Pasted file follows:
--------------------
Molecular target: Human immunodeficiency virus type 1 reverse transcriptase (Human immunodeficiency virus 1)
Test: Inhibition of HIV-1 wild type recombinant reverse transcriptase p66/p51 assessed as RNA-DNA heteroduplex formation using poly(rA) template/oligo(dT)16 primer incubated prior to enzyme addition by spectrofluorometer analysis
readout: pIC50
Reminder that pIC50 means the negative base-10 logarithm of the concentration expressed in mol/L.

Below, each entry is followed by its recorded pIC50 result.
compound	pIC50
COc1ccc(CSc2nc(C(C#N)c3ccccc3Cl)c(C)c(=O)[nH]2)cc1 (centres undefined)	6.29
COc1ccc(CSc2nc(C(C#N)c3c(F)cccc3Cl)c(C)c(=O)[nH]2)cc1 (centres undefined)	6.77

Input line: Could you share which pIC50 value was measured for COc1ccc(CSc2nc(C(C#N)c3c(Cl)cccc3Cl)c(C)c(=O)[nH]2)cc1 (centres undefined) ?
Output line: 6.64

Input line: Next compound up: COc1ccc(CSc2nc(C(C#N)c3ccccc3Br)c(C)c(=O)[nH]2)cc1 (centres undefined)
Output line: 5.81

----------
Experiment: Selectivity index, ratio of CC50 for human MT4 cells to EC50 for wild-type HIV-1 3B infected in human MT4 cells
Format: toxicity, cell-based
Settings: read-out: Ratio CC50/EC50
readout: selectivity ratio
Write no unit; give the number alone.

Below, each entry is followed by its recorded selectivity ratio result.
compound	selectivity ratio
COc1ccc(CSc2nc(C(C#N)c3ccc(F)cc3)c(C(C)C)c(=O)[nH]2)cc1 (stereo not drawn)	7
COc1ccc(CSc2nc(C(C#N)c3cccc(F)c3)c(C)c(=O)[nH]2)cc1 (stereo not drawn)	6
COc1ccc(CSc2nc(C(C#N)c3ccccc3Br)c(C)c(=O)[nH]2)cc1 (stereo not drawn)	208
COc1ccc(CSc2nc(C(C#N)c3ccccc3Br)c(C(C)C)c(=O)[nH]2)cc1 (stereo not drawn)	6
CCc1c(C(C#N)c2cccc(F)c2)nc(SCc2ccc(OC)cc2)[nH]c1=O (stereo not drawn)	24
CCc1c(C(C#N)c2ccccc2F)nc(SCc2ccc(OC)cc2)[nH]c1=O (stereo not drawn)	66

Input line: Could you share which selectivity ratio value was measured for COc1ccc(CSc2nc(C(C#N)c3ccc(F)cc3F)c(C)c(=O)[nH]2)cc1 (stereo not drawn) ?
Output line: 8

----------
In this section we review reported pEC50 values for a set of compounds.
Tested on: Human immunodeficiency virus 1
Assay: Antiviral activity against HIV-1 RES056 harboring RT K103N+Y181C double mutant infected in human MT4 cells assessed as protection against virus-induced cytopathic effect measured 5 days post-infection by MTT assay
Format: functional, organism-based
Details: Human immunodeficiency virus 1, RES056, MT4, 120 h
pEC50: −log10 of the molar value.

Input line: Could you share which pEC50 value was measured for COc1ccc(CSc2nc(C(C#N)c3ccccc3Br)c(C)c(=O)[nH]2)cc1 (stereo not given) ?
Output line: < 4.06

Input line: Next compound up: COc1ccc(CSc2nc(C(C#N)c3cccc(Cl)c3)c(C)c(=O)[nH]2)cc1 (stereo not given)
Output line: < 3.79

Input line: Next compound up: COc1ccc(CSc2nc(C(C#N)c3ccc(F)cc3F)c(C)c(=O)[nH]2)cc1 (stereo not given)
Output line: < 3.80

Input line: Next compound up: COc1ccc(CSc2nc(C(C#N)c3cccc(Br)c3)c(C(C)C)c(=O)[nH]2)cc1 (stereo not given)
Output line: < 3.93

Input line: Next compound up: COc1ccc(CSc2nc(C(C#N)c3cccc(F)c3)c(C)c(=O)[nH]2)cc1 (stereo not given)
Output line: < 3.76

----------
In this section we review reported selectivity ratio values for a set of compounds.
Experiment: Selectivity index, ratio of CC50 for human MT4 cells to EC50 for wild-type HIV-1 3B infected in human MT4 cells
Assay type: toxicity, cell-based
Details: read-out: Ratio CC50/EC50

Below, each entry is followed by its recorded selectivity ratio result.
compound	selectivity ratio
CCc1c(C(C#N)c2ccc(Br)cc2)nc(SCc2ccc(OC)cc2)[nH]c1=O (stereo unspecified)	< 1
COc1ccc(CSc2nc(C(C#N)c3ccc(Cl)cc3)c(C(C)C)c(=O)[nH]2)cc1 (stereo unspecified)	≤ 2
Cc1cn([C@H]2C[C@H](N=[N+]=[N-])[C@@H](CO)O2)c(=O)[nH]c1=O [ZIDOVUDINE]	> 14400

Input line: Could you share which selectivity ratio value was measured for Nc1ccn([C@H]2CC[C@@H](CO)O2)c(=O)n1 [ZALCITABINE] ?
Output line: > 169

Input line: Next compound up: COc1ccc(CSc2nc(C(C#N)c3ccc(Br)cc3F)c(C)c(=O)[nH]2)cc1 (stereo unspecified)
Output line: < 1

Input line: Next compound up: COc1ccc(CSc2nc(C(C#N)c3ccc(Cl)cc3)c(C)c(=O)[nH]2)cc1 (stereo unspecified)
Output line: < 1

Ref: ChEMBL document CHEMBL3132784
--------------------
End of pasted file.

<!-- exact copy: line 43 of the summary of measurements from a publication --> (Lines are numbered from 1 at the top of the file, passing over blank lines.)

Output line: < 3.93